Tigiest, an Ethiopian mother of five, was expelled from her home upon her HIV-positive diagnosis. She sought refuge at Mount Entoto, a mountain just outside the capital city of Addis Ababa, taking only three of her children. She could no longer afford to care for them all.
Tigiest’s story struck a chord within Preston Hollow resident Claire Rathbun.
“Being a mother, I could not imagine not having both of my kids with me,” said Rathbun.
Rathbun came across a company that would provide the opportunity to do just that: Noonday Collection.
“One of the companies that I follow had a picture of the Noonday owner standing next to a girl that I went to college with,” said Rathbun, who attended the University of Texas for three years prior to receiving her degree from Eckerd College.
In December, Rathbun signed on as a Noonday ambassador. Noonday Collection is a business with a mission to provide economic opportunity for those in vulnerable positions. This movement was sparked when founder Jessica Honegger visited Rwanda in 2010 to adopt her third child. Little did she know that she’d walk away with a second special opportunity.
“She met this couple named Jalia and Daniel. They were a struggling couple,” Rathbun said. “She sold Jessica some jewelry and suggested that she take it back to the U.S., sell it, and use it to help raise money for the adoption.”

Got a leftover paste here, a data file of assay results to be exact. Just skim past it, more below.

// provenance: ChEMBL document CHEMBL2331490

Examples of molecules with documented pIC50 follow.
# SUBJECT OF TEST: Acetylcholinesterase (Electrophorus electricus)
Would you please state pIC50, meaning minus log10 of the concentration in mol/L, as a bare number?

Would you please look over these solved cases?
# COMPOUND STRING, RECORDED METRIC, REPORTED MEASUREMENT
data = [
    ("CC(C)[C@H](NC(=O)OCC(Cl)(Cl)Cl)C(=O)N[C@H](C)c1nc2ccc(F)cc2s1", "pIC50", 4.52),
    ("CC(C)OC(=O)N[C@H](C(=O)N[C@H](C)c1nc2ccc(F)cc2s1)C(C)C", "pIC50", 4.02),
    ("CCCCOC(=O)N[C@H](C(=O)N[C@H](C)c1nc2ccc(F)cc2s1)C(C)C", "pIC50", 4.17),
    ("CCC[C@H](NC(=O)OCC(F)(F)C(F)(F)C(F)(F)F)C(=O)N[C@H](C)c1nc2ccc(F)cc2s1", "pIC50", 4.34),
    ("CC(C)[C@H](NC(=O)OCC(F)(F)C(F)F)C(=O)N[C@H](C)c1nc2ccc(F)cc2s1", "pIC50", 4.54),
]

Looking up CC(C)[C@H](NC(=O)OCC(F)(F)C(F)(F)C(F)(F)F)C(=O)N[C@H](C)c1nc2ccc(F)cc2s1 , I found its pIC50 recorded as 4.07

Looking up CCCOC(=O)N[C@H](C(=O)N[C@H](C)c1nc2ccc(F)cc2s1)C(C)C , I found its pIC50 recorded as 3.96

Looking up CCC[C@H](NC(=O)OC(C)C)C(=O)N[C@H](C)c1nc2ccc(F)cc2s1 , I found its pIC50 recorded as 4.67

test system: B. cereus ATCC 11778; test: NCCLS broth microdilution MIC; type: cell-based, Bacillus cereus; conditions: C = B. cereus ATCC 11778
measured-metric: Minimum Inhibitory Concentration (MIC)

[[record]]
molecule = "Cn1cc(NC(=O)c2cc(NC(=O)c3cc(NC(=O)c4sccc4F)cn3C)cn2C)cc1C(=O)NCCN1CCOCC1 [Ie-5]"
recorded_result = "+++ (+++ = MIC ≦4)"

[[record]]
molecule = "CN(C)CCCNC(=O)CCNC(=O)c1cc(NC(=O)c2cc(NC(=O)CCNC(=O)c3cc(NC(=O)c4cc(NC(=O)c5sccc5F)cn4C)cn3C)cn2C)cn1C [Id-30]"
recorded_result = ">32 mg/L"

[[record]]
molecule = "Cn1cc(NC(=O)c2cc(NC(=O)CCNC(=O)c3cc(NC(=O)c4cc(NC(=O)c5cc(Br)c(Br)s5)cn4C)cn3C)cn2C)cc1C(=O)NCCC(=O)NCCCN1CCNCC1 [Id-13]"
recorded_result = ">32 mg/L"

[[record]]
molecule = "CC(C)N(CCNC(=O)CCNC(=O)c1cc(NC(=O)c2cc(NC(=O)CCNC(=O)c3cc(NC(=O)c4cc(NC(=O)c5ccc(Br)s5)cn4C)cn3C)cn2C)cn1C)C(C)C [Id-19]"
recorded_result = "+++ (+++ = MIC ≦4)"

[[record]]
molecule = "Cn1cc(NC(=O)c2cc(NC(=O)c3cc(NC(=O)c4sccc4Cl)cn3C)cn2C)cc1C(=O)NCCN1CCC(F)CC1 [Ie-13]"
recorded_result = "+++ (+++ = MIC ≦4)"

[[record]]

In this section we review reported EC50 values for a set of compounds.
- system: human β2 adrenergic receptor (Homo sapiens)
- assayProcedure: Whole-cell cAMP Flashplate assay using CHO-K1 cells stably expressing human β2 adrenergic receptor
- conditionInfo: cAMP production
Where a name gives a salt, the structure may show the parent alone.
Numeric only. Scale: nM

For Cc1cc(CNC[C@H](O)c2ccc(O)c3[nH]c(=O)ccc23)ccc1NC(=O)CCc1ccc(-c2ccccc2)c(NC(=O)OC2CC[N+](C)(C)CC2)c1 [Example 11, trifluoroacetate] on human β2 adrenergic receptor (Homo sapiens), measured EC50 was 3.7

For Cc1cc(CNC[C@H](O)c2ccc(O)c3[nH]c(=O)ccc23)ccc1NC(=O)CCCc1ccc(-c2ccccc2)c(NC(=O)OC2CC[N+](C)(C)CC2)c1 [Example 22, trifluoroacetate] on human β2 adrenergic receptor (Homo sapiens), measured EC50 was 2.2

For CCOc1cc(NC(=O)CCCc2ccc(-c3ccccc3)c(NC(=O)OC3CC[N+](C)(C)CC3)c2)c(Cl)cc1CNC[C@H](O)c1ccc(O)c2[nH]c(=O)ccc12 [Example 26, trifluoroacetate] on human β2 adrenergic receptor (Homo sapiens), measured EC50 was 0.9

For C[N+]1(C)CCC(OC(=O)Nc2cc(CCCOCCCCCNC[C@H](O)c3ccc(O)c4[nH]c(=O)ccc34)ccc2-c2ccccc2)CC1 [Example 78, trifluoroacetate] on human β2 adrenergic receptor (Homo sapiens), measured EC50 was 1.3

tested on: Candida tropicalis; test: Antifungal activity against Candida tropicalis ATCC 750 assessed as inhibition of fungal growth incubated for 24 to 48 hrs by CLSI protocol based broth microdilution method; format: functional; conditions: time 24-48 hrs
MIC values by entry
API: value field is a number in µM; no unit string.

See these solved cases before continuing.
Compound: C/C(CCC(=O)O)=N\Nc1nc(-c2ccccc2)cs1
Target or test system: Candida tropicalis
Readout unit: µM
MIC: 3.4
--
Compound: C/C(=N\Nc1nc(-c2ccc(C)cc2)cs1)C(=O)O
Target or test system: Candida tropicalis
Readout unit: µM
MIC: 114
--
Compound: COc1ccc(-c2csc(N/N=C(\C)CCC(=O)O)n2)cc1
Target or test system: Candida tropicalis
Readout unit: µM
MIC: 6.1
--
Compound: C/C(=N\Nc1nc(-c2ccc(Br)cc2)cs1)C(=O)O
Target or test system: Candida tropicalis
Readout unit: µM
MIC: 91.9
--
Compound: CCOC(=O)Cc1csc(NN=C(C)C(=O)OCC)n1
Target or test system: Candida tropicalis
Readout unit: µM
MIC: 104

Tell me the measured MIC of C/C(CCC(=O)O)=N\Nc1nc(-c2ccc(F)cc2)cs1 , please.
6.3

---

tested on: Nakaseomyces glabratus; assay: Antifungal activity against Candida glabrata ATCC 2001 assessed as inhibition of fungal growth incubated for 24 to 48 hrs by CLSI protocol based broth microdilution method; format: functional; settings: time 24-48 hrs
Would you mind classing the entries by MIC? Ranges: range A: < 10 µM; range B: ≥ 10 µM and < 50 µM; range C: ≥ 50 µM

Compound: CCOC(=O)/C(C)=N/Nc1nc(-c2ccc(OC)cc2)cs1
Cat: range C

In summer 2011, Honegger launched the Noonday ambassador program to give women like Rathbun the chance to earn an income by creating opportunities for those like Jalia and Daniel in countries with limited resources. Artisans transform materials such as paper, artillery, and seeds into beautifully designed jewelry, scarves and handbags. The role of the ambassador is to create a marketplace for these goods through trunk shows.
Customers’ purchases help to create dignified jobs. Noonday offers no-interest loans, makes advance payment on orders, and offers scholarship programs and emergency assistance. To bring it full circle, Noonday donates a portion of its sales to place orphans in families.
To date, the company works with 28 artisan groups in countries such as Uganda, India, Vietnam, and Ethiopia, among others.
“The most rewarding part is hearing our artisans’ testimonies of how this has changed their lives and how they can now send their kids to school,” said Elizabeth Hildebrand, another Dallas-based Noonday ambassador. “It just gives them dignity to have a job and increases their hope and confidence that they can provide for their families.”
Hildebrand stepped in as a mentor, hosting a trunk show for Rathbun at her house and showing her the ropes. Both ambassadors have a heart for those less fortunate, and this is a way for them to continue this passion.
“I’ve never felt real hunger. My kids are healthy, and I know that not everyone has opportunity,” Rathbun said. “So, even though I’m not directly going there and feeding them, I feel like I can help bring awareness so others can do what they can also. This is just one way.”